Rye Lodge Hotel
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- High-speed internet in room
- Indoor pool
- Family rooms
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TripAdvisor Reviews Rye Lodge Hotel
Travel Blogs from Rye
... and strange singing - well, Spanish-type shouting-- emanated from one building. I think some kind of dance class with participants supplying their own musical accompaniment was happening.
It did sound like a HAPPENING - one of those 60s events but instead of being trendy and swinging was... well, think scruffy fag ends and loads of lard.
I know this all sounds very negative, and I'd hate for some poor native Folkstonian, doomed to live here through ...
... I also stopped between one and two, so was usually the first at the albergue. This had the great advantage of being able to choose a bed – as they were mostly bunk beds it was important to get the bottom bunk. I had a set routine on arrival at an albergue: shower, wash clothes, get bed ready, have a drink.
The three French ladies, who had pointed me in the right direction on the first day, were in Valdedios, then in Polo de Siero and again in ...
... reading the announcements off a card. By the time we realised they were speaking in English, it was far too late to hear or understand what they were saying.
The safety drill should have been filmed as it would have been worthy of the Fast Show or similar.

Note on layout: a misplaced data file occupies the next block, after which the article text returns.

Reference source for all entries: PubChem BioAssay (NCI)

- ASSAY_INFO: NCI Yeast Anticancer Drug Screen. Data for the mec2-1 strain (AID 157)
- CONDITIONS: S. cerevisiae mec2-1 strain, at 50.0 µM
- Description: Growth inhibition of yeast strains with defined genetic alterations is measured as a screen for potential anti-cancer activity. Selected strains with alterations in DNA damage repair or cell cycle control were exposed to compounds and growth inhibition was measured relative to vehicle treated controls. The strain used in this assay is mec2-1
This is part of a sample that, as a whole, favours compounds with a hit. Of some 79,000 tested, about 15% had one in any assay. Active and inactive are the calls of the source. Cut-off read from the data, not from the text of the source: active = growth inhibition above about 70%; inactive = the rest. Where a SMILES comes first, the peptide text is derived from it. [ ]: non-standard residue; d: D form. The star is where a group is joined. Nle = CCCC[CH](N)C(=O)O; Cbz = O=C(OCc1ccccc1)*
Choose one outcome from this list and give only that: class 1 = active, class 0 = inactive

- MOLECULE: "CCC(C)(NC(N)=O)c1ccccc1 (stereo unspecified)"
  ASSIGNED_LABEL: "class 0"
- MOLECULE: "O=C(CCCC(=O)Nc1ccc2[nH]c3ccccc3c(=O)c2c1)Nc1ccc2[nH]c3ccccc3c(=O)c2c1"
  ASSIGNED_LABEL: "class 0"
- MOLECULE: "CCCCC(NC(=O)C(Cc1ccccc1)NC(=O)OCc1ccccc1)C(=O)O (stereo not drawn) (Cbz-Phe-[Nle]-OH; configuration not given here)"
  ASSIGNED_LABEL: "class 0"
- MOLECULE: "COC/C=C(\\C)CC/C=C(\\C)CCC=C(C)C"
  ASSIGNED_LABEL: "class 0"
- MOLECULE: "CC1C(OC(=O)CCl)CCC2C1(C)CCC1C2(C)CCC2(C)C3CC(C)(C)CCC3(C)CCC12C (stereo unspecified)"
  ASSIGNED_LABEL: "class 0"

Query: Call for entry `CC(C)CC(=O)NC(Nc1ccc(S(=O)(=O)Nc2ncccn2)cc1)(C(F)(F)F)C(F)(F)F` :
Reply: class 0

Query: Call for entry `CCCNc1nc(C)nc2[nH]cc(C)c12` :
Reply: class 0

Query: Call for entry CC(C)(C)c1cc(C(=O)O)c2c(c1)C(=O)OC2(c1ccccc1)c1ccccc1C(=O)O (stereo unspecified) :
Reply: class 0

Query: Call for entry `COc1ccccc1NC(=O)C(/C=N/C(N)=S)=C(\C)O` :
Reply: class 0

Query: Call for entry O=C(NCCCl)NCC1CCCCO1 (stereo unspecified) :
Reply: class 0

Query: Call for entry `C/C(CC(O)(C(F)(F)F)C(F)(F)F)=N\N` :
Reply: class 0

But they were all pretty jolly and efficient, bringing us undrinkable free coffee and some sort of roll which was the sort of bread which goes soggy once you try and eat it and gets stuck solid to the ...
... with me and then jean being struck down by the colds we have had a couple of wasted days. We are timing our move to fit in with the cottage in Cherrington. They leave on Friday but as there is going to be no power on Wednesday and Thursday Dave asked that we arrive on Friday. That means we have to be close so we can get the van hitched up in time to get there before they leave. We are looking at a site near Cirencester near to ...
... Marsh to Rye.
We perceive Rye from a distance. It is on a promontory rising from the flat plains. Once an important sea port, just like Sandwich today, it’s now isolated some two miles from the English Channel, and was virtually abandoned for hundreds of years. This is the reason the town is so ...